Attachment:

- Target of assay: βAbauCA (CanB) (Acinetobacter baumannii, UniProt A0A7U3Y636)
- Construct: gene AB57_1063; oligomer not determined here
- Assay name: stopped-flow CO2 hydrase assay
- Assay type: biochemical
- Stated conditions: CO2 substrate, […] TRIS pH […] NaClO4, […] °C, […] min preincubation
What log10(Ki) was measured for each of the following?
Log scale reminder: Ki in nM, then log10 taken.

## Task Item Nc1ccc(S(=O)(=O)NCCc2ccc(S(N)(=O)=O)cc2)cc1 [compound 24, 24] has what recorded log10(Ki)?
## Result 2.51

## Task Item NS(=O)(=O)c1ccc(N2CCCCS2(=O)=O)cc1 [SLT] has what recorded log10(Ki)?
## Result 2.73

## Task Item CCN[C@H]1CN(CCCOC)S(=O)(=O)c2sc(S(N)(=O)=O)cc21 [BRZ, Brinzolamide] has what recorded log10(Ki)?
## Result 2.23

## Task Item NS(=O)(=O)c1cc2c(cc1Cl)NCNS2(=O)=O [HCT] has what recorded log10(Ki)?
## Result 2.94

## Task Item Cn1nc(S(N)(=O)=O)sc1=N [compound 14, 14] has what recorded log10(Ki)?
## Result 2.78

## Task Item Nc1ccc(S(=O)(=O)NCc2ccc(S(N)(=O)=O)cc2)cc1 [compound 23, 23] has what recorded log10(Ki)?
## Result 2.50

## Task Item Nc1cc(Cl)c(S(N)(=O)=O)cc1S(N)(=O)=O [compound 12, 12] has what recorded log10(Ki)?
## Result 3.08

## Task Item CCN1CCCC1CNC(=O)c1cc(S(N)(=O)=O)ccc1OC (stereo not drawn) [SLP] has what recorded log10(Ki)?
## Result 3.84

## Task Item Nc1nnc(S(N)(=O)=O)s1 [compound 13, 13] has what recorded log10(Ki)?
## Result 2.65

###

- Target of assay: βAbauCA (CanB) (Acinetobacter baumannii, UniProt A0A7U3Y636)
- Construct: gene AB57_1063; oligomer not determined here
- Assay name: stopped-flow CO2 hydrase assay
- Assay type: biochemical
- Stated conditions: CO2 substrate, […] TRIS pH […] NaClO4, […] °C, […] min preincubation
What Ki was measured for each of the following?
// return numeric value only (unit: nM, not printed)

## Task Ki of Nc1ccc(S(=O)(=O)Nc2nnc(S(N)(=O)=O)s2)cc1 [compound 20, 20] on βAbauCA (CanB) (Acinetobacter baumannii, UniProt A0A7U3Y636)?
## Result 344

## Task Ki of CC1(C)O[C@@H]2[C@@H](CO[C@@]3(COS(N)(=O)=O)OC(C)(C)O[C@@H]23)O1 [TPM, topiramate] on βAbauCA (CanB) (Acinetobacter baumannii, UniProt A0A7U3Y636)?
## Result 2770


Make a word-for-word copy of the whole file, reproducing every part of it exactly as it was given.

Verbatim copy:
- Target of assay: βAbauCA (CanB) (Acinetobacter baumannii, UniProt A0A7U3Y636)
- Construct: gene AB57_1063; oligomer not determined here
- Assay name: stopped-flow CO2 hydrase assay
- Assay type: biochemical
- Stated conditions: CO2 substrate, […] TRIS pH […] NaClO4, […] °C, […] min preincubation
What log10(Ki) was measured for each of the following?
Log scale reminder: Ki in nM, then log10 taken.

## Task Item Nc1ccc(S(=O)(=O)NCCc2ccc(S(N)(=O)=O)cc2)cc1 [compound 24, 24] has what recorded log10(Ki)?
## Result 2.51

## Task Item NS(=O)(=O)c1ccc(N2CCCCS2(=O)=O)cc1 [SLT] has what recorded log10(Ki)?
## Result 2.73

## Task Item CCN[C@H]1CN(CCCOC)S(=O)(=O)c2sc(S(N)(=O)=O)cc21 [BRZ, Brinzolamide] has what recorded log10(Ki)?
## Result 2.23

## Task Item NS(=O)(=O)c1cc2c(cc1Cl)NCNS2(=O)=O [HCT] has what recorded log10(Ki)?
## Result 2.94

## Task Item Cn1nc(S(N)(=O)=O)sc1=N [compound 14, 14] has what recorded log10(Ki)?
## Result 2.78

## Task Item Nc1ccc(S(=O)(=O)NCc2ccc(S(N)(=O)=O)cc2)cc1 [compound 23, 23] has what recorded log10(Ki)?
## Result 2.50

## Task Item Nc1cc(Cl)c(S(N)(=O)=O)cc1S(N)(=O)=O [compound 12, 12] has what recorded log10(Ki)?
## Result 3.08

## Task Item CCN1CCCC1CNC(=O)c1cc(S(N)(=O)=O)ccc1OC (stereo not drawn) [SLP] has what recorded log10(Ki)?
## Result 3.84

## Task Item Nc1nnc(S(N)(=O)=O)s1 [compound 13, 13] has what recorded log10(Ki)?
## Result 2.65

###

- Target of assay: βAbauCA (CanB) (Acinetobacter baumannii, UniProt A0A7U3Y636)
- Construct: gene AB57_1063; oligomer not determined here
- Assay name: stopped-flow CO2 hydrase assay
- Assay type: biochemical
- Stated conditions: CO2 substrate, […] TRIS pH […] NaClO4, […] °C, […] min preincubation
What Ki was measured for each of the following?
// return numeric value only (unit: nM, not printed)

## Task Ki of Nc1ccc(S(=O)(=O)Nc2nnc(S(N)(=O)=O)s2)cc1 [compound 20, 20] on βAbauCA (CanB) (Acinetobacter baumannii, UniProt A0A7U3Y636)?
## Result 344

## Task Ki of CC1(C)O[C@@H]2[C@@H](CO[C@@]3(COS(N)(=O)=O)OC(C)(C)O[C@@H]23)O1 [TPM, topiramate] on βAbauCA (CanB) (Acinetobacter baumannii, UniProt A0A7U3Y636)?
## Result 2770